Laboratory-Generated Cultivars to Enhance Seaweed Production In Tawi-Tawi

By FILEMON G. ROMERO, Ph.D.

Seaweeds land-based nursery. (Dr. Filemon G. Romero)

Tawi-Tawi is a major seaweed producer, contributing about 85% of the total seaweeds export of the country. Nine out of the 11 municipalities of Tawi-tawi are into the production of seaweeds. It is estimated that about 31,000 inhabitants are dependent in the seaweeds industry. The total area planted to seaweeds is estimated at 34,553 ha with a further potential area of about 20,750 ha.  The total production of Tawi-Tawi was 327,635 metric tons (MT). Drying reduces the weight by close to 85%. The 327,635 MT would weigh about 49,145 MT after drying. At an average price of $4.45/kg the total value of the production of Tawi-Tawi of seaweeds is about US$ 218.7M a year.

There has been a decline in seaweed production in the Philippines and in 2012, in Tawi-Tawi there was a record of 14.12% decline in production.  This was attributed to a lot of factors. The declining quality of seedling materials has been considered the major contributory factor in the decline in the volume of seaweeds produced. Low quality of seedling materials would translate to low growth performance, low biomass and low quality of carrageenan. Low quality planting materials are more prone to diseases such as “ice-ice”.

Since the beginning of the seaweed farming in the Philippines, the system of propagation has always been from cutting of the newly harvested mature seaweed plant and planting them. This way the planting material was a clone of the mother plant. So through the years the genetic characteristics of the seaweed planting material has declined. 

In order to address this problem. the UP-Marine Science Institute, SEAFDEC developed a technology to develop quality seedling materials with support from the DOST PCAARRD. MSU Tawi-Tawi was one of the institutions implementing this technology under the leadership of Dr.  Jumelita B. Romero, a nationally recognized seaweeds expert. She is ably assisted by Prof. Karen Serag. At present, it is being continued with the support from Protect Wildlife which is funded by the USAID.  The objectives of this initiative are to improve quality and production of raw dried seaweeds and ho help farmers improve their living conditions.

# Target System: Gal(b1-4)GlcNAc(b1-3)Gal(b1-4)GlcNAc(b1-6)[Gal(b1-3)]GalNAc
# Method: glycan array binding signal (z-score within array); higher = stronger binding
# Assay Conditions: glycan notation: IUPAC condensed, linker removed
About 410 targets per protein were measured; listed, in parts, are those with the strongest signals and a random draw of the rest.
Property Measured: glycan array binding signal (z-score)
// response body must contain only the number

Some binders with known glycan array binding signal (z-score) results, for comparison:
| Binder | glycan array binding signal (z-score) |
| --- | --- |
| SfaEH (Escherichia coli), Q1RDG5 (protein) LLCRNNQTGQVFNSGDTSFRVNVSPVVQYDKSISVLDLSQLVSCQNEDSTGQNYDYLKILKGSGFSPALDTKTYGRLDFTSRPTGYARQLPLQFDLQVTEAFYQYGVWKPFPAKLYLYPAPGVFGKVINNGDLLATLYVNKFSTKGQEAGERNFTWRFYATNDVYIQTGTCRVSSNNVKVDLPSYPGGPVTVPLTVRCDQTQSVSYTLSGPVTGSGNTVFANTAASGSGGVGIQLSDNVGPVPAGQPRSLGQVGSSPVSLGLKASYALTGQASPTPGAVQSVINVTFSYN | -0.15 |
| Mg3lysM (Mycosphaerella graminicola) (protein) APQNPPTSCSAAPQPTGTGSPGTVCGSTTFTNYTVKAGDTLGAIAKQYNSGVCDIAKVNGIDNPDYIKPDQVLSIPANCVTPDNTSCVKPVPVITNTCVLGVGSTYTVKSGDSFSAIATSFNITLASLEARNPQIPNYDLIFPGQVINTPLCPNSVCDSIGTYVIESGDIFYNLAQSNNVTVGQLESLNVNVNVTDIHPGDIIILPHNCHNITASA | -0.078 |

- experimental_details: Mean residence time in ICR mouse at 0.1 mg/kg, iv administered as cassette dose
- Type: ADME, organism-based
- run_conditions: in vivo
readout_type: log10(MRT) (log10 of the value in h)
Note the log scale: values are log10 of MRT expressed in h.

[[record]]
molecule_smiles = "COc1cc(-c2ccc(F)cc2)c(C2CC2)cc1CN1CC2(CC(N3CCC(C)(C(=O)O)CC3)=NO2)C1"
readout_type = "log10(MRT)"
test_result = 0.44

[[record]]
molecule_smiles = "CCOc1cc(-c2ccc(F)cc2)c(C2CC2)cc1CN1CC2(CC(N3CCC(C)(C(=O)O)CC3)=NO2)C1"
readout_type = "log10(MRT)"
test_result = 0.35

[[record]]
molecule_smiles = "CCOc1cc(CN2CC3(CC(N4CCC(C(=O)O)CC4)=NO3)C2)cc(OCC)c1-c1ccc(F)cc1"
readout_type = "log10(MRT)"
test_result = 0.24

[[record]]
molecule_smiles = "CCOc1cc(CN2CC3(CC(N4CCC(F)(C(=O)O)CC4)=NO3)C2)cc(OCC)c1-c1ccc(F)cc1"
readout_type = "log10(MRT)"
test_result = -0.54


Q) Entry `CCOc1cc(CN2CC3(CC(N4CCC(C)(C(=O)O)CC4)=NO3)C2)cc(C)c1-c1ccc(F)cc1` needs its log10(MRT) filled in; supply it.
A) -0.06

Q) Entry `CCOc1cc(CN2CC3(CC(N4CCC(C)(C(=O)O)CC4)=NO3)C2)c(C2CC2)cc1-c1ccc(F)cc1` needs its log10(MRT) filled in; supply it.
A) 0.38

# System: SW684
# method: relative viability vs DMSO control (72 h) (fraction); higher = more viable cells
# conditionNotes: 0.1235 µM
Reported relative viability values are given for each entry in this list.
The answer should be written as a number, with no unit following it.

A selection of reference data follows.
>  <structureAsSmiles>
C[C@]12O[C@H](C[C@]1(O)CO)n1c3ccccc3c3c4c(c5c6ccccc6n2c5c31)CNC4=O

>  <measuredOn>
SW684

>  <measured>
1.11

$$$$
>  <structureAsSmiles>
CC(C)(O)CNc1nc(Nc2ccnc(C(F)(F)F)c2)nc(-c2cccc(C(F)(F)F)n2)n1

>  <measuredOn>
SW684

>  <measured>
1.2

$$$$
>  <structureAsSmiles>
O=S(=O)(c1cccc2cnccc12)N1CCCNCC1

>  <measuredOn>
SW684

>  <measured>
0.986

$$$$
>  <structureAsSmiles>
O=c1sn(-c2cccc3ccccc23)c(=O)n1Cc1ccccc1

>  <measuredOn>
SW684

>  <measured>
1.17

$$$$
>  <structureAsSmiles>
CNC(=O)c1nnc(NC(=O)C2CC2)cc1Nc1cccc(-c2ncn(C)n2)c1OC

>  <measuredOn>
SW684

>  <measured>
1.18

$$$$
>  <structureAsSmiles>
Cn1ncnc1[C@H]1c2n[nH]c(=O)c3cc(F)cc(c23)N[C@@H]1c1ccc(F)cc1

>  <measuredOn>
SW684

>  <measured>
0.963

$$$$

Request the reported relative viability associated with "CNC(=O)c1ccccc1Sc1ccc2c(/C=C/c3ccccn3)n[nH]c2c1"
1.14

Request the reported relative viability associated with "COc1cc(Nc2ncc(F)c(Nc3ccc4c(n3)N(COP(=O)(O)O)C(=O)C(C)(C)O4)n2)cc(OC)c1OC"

The methods for the development of laboratory generated seaweeds cultivars include sporulation or sporelings development.  This involves collection of cystocarpic or “buntis’ na seaweeds and allow them to release the spores or their anak in the laboratory. The other method is tissue culture.  The other method is In micro-propagation either through tissue or branch culture where in the distinctive characteristics of the parent are perpetuated because genes are copied exactly at each cell division of the plant.  From the laboratory, the cultivars re transferred to the land based nursery and then after several months to the sea based nursey.  As soon as the plants are ready for out planting, seaweed farmer cooperators would be tapped so that they can take care of the cultivars for distribution later to other seaweeds farmers. With this innovative  technology, the seaweed cultivars are expected to give better growth performance, higher carrageenan content, better resistance to “ice-ice” disease.

This pilot project contributes to the enhancement of capacity of the MSU to advance biodiversity conservation, education, research, monitoring, and innovation. This research envisions to enhance seaweed production of farmers through the cultivation of laboratory-generated cultivars which were found to have good growth performance. With the application of good aquaculture and post-harvest practices, the raw dried seaweeds of farmers could command good price, thereby increasing their income. DR. FILEMON ROMERO

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